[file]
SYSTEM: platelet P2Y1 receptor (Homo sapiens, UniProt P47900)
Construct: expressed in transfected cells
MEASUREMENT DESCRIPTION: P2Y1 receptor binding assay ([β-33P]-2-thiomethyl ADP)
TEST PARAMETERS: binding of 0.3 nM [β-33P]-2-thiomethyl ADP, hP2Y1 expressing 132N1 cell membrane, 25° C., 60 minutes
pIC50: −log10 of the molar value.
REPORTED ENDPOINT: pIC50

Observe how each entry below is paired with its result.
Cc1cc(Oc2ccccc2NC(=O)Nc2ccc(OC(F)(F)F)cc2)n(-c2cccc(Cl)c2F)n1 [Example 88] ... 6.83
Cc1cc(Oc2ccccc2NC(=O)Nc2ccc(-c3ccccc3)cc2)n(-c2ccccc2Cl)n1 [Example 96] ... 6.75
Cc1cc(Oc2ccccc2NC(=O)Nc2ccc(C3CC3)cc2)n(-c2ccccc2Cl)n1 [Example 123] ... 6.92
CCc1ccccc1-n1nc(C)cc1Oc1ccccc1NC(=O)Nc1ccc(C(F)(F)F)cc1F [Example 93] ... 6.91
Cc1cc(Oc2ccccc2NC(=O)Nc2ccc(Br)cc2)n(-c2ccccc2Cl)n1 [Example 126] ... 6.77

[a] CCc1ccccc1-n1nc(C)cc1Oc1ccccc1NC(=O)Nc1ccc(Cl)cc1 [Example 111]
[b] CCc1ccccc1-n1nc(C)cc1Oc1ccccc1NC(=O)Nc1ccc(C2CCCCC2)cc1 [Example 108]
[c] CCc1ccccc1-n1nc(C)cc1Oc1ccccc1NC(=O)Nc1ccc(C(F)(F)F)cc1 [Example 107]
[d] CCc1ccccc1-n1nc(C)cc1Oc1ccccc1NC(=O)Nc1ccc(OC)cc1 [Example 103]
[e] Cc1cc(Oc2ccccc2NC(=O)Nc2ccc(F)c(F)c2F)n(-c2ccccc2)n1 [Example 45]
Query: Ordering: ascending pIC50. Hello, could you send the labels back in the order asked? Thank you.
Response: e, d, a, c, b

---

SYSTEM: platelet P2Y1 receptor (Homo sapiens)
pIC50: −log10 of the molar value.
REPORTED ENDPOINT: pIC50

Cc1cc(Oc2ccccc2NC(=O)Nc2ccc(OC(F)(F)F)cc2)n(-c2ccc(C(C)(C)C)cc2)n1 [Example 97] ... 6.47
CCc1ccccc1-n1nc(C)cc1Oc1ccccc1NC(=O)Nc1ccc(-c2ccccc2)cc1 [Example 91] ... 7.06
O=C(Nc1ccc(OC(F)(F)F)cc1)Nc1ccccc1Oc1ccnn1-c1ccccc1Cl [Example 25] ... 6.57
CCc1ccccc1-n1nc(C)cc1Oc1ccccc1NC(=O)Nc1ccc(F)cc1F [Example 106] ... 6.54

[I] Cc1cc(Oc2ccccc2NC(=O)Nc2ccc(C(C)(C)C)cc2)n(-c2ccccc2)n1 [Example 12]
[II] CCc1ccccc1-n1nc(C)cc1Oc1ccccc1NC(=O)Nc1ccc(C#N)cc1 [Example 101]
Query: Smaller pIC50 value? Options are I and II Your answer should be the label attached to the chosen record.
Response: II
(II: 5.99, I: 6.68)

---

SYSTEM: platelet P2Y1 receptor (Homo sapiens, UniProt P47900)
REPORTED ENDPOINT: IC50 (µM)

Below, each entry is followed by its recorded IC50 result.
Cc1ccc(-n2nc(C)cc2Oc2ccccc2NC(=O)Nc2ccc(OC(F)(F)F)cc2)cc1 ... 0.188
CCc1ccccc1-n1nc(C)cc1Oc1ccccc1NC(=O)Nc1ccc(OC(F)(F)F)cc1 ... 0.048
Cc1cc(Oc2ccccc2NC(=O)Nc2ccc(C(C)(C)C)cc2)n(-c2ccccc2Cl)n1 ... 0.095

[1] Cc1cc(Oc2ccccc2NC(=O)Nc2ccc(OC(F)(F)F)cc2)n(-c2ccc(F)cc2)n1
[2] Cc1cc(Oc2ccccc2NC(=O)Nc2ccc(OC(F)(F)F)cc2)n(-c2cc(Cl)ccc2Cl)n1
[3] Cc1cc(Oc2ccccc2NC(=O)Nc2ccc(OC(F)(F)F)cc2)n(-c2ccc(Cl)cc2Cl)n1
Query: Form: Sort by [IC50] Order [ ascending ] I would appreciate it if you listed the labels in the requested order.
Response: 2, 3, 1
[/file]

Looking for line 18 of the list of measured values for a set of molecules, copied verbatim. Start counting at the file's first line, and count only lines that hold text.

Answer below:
Query: Ordering: ascending pIC50. Hello, could you send the labels back in the order asked? Thank you.